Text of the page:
Higher order taxa:
Bacteria, Proteobacteria, Gammaproteobacteria, Thiotrichales, Thiotrichaceae
Description and Significance
Discovered in 1999 off the coast of Namibia, Thiomargarita namibiensis has the distinction of being the largest bacterium in the world, at a remarkable volume of 3 million times that of a normal bacterial specimen. The long string of cells, named "Sulfur pearl of Namibia" because of the reflective white globules of sulfur contained in them, was found buried in the sulfur-abundant sea floor. Each ball-shaped cell can grow up to nearly 1 milimeter in diameter--a measurement usually taken in microns. Because of some unique adaptations, Thiomargarita namibiensis is able to survive in a high-sulfur environment with little or no oxygen.
By studying Thiomargarita namibiensis' genes, scientists were able to pinpoint the bacterium's placement in the phylogenetic tree, as close relations to the bacterial genera Triploca and Beggiatoa, which have to contend with similar environmental challenges.
Cell Structure and Metabolism
Thiomargarita namibiensis' environment poses the necessity for a unique adaptation: they have to be able to oxidize nitrate into sulfide in the low-nitrate conditions of their oxygen-poor habitat. This bacterium has accomplished this by having the ability to store both sulfur and nitrate. Each individual bacterial cell is almost entirely made up of a liquid vacuole, in which is contained large amounts of nitrate, often 10,000 times the amount in the surrounding seawater. The bacteria use this store of nitrate, gathered when it is abundant in the water surrounding the cells, to oxidize the sulfur from the seafloor. The cytoplasm of the cells line the inside of the cell membrane, allowing the bacterium the flexibility to diffuse the nitrate with the outside sulfide and giving it its huge size. Unlike its relation Triploca, Thiomargarita namibiensis does not have to migrate vertically in order to collect enough nitrate to properly oxidize; its cells can live submerged in the sediment for up to three months before requiring nitrate from the outside environment. They have also developed capabilities to withstand extreme environmental changes, such as an influx of oxygen or sulfide.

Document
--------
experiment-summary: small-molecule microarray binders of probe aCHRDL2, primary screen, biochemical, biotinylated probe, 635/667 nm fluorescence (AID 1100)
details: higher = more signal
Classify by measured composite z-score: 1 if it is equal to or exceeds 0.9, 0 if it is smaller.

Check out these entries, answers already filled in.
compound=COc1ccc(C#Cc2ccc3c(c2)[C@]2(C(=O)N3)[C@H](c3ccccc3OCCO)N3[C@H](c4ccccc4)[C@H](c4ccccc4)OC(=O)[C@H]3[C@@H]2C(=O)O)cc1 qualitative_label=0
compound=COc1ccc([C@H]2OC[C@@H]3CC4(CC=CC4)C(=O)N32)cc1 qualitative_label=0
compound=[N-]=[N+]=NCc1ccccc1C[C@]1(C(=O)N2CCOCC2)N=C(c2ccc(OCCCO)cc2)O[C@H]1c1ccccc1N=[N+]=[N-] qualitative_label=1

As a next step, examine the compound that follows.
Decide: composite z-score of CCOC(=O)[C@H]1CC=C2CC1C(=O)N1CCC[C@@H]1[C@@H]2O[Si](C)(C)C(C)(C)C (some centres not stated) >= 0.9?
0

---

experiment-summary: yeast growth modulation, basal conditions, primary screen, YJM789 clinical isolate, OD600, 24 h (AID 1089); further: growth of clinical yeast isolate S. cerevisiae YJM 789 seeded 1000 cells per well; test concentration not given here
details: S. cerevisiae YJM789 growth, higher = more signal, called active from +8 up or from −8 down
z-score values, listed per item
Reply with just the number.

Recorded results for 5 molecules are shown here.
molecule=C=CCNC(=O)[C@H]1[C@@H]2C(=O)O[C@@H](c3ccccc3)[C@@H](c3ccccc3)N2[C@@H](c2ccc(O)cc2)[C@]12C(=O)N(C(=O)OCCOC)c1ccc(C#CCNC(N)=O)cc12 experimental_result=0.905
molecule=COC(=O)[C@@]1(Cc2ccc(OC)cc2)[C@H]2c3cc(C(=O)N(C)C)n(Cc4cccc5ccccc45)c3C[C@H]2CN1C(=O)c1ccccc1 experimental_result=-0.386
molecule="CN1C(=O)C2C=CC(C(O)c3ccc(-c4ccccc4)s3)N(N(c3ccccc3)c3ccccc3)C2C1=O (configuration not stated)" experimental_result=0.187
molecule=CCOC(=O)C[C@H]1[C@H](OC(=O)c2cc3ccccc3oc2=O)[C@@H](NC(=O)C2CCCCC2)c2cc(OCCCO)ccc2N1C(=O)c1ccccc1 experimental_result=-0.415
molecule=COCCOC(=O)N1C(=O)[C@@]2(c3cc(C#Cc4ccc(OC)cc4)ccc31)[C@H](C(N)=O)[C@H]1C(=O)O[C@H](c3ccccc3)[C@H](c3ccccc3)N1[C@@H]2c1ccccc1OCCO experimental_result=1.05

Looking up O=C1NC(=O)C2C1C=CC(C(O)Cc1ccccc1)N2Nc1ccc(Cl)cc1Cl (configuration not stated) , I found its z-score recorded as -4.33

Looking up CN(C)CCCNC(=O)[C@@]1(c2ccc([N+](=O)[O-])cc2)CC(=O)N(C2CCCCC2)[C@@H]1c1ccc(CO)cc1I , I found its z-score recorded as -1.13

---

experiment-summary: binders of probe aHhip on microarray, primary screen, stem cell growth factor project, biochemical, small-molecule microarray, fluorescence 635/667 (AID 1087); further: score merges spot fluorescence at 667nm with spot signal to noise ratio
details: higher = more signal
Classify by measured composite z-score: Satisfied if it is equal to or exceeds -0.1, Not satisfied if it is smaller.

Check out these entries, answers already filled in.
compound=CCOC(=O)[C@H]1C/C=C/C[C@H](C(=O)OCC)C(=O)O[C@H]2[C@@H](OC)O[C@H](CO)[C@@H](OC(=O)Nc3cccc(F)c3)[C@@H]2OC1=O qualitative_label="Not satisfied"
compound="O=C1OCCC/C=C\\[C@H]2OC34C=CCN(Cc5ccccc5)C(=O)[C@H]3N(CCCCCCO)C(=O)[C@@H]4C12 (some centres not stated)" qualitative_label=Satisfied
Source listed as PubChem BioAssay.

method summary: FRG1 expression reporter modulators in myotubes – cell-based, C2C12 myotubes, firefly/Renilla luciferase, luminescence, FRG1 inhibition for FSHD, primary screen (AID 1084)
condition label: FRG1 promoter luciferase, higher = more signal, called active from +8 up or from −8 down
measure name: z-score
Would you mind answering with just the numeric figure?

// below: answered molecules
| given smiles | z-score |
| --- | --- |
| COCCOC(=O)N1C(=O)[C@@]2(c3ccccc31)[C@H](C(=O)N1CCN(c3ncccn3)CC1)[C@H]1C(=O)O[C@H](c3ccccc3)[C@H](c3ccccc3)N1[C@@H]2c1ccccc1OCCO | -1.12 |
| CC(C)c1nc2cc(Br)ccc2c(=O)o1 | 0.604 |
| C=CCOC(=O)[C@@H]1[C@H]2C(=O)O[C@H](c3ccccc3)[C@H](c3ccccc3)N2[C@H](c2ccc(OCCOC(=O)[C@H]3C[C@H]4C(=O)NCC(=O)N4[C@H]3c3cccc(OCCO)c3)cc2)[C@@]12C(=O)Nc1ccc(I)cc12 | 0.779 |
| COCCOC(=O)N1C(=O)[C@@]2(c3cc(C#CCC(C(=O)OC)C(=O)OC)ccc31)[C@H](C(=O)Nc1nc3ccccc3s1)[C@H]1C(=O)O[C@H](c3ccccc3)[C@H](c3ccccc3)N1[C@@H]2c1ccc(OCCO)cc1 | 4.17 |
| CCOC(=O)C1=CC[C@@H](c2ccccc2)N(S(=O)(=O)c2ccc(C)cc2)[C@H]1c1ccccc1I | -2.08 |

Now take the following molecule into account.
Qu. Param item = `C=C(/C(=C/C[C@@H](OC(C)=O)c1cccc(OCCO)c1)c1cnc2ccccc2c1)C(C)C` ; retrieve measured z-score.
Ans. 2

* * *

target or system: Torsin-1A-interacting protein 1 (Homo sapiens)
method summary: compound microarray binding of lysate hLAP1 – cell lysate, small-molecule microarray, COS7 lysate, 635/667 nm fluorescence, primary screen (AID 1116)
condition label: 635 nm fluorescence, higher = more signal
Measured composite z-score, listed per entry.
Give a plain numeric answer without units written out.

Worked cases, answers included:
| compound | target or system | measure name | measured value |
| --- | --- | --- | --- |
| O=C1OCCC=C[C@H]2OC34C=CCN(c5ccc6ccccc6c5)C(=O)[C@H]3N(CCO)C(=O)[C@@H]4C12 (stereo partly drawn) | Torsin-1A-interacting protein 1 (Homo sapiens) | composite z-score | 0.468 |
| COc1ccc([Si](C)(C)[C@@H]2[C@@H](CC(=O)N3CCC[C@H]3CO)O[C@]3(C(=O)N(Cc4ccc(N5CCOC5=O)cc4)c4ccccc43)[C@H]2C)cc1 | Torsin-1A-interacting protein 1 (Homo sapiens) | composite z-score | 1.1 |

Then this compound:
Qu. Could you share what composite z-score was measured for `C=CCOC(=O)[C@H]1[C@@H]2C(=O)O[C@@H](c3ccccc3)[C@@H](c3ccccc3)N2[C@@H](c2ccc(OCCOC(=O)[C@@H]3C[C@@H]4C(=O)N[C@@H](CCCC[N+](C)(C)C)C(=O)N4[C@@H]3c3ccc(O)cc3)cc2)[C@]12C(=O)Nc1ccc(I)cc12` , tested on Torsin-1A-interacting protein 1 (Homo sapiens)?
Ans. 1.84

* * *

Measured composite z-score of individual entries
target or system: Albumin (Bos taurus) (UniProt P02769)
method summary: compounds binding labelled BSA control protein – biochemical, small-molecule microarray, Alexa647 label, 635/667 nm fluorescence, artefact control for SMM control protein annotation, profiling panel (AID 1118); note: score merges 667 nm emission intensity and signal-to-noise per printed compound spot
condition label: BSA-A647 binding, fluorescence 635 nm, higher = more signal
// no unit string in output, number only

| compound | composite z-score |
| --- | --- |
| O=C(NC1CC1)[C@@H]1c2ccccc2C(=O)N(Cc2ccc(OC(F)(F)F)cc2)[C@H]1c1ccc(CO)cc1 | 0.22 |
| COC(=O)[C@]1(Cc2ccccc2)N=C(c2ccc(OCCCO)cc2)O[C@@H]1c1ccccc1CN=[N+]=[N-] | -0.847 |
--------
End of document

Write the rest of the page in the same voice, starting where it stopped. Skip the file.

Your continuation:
Thiomargarita namibiensis is found in the sulfur-rich sediments of the ocean floor, where they play an important ecological role. By oxidizing sulfur they act as detoxifiers, removing the poisonous gas from the water and keeping it hospitable for the fish and other marine organisms. Locations such as the one where Thiomargarita namibiensis was first uncovered are rich in phytoplankton. When this phytoplankton sinks to the bottom, the organic material is oxidized by anaerobic bacteria on the seafloor. The oxidation yields a large amount of sulfide, which Thiomargarita namibiensis is able to oxidize through a number of morphological adaptations. Like the coast of Namibia, the west coast of South America is also abundant with phytoplankton, providing an ideal habitat for Thiomargarita namibiensis. [[Image:Tnamibiensis.jpg|thumb|300px|right| Photo comparing a cell of Thiomargarita namibiensis to the eye and head of a fruit fly. The bacterium's size in proportion to other bacteria is described by scientists to be that of a blue whale to a newborn mouse.